by Ioannis Politis, Stephen Brewster and Frank Pollick
Multimodal displays are increasingly being utilized as driver warnings. Abstract warnings, without any semantic association to the signified event, and language-based warnings are examples of such displays. This paper presents a first comparison between these two types, across all combinations of audio, visual and tactile modalities. Speech, text and Speech Tactons (a novel form of tactile warnings synchronous to speech) were compared to abstract pulses in two experiments. Results showed that recognition times of warning urgency during a non-critical driving situation were shorter for abstract warnings, highly urgent warnings and warnings including visual feedback. Response times during a critical situation were shorter for warnings including audio. We therefore suggest abstract visual feedback when informing drivers during a non-critical situation and audio in a highly critical one. Language-based warnings during a critical situation performed equally well as abstract ones, so they are suggested as less annoying vehicle alerts.
In the Heat of the Moment: Subjective Interpretations of Thermal Feedback During Interaction
by Graham Wilson, Gavin Davidson and Stephen Brewster
Thermal feedback can be an engaging and convincing means of conveying information, but its meaning in interaction can be ambiguous, so interface designers may not be sure how users naïvely interpret thermal feedback during interaction. The research in this paper measured subjective interpretations of thermal stimuli in four different scenarios: social media activity, a colleague’s presence, the extent of use of digital content and restaurant experiences and provides guidelines for the design of thermal feedback are presented to help others create effective thermal interfaces.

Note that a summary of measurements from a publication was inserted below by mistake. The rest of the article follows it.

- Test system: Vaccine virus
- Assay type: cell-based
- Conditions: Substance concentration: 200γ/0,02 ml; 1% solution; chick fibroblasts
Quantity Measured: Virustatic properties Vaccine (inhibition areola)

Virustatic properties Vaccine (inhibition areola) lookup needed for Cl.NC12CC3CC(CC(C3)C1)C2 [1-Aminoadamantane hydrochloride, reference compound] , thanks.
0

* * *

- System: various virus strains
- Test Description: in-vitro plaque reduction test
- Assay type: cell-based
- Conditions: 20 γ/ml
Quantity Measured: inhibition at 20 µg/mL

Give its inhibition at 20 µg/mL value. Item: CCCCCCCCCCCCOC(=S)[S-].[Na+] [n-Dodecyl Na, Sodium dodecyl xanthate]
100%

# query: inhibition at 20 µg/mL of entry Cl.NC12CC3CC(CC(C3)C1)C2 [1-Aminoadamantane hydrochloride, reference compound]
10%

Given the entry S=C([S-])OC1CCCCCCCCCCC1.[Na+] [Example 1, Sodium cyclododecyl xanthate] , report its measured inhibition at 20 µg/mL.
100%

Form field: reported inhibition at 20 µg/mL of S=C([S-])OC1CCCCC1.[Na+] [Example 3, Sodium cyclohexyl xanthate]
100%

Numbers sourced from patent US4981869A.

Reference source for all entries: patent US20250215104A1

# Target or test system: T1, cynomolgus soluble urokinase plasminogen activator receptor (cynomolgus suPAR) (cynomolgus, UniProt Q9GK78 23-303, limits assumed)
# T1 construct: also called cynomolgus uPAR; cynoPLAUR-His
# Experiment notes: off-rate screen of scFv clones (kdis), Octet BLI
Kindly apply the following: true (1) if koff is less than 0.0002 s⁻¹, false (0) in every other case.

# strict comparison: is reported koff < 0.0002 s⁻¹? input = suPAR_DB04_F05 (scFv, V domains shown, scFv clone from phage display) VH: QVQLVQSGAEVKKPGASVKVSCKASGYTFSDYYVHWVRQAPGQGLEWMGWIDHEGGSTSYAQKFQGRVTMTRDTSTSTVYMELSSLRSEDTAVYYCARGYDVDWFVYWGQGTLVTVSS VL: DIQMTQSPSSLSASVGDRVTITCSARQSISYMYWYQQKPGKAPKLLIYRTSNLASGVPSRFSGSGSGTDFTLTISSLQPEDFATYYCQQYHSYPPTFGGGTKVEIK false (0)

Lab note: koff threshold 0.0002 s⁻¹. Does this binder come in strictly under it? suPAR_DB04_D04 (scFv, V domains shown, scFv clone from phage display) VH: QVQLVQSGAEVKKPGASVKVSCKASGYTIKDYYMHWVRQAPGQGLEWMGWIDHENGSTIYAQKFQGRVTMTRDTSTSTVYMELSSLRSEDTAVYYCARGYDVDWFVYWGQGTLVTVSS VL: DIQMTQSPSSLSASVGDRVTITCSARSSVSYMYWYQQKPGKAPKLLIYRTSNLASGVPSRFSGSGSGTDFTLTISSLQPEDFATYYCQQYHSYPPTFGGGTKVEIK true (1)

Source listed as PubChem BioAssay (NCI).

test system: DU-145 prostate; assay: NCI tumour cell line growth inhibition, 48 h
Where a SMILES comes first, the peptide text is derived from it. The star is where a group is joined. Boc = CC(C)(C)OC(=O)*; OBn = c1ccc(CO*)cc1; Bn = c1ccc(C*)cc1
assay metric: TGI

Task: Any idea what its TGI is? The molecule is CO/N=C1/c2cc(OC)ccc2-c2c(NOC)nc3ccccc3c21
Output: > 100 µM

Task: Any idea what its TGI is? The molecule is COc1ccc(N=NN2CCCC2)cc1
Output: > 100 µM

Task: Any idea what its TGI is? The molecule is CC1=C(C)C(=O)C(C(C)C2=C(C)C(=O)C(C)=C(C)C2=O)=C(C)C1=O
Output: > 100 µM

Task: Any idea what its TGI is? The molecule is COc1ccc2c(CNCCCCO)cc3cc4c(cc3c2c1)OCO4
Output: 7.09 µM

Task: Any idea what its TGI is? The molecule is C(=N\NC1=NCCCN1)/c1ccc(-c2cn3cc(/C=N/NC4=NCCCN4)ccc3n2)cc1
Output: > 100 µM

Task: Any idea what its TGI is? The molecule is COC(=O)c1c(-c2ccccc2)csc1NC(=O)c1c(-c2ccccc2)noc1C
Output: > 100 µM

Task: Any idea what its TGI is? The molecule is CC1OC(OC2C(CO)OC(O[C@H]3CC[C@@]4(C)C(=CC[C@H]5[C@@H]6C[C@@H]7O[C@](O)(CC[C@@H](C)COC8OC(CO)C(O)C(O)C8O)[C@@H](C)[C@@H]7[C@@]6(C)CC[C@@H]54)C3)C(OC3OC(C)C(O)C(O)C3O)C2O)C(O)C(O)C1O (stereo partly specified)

Research has shown that thermal feedback can be an engaging and convincing means of conveying experimenter-predefined meanings, e.g., material properties or message types. However, thermal perception is subjective and its meaning in interaction can be ambiguous. Interface designers may not be sure how users could naïvely interpret thermal feedback during interaction. Little is also known about how users would choose thermal cues to convey their own meanings. The research in this paper tested subjective interpretations of thermal stimuli in three different scenarios: social media activity, a colleague’s presence and the extent of use of digital content. Participants were also asked to assign their own thermal stimuli to personal experiences, to help us understand what kinds of stimuli people associate with different meanings. The results showed strong agreement among participants concerning what warmth (presence, activity, quality) and cool mean (absence, poor quality). Guidelines for the design of thermal feedback are presented to help others create effective thermal interfaces.
We have had three full papers accepted for CHI ’15 in Seoul, Korea! Mark’s looks at techniques for brining reality into virtual reality, Graham’s describes a series of experiments on thermal output and Ioannis’ is about in-car multimodal notifications. Graham also has a WiP on recreating the trajectories of moving sound sources for ABBI. See you in Seoul!
We are currently looking for a Research Assistant and a PhD student for a three-year EU funded haptics project called HAPPINESS.
For more information please see job listings here or below:
- Research Assistant / Associate: deadline 7th December 2014
- PhD student: deadline 14th December 2014
Please note that both of these positions have now been filled.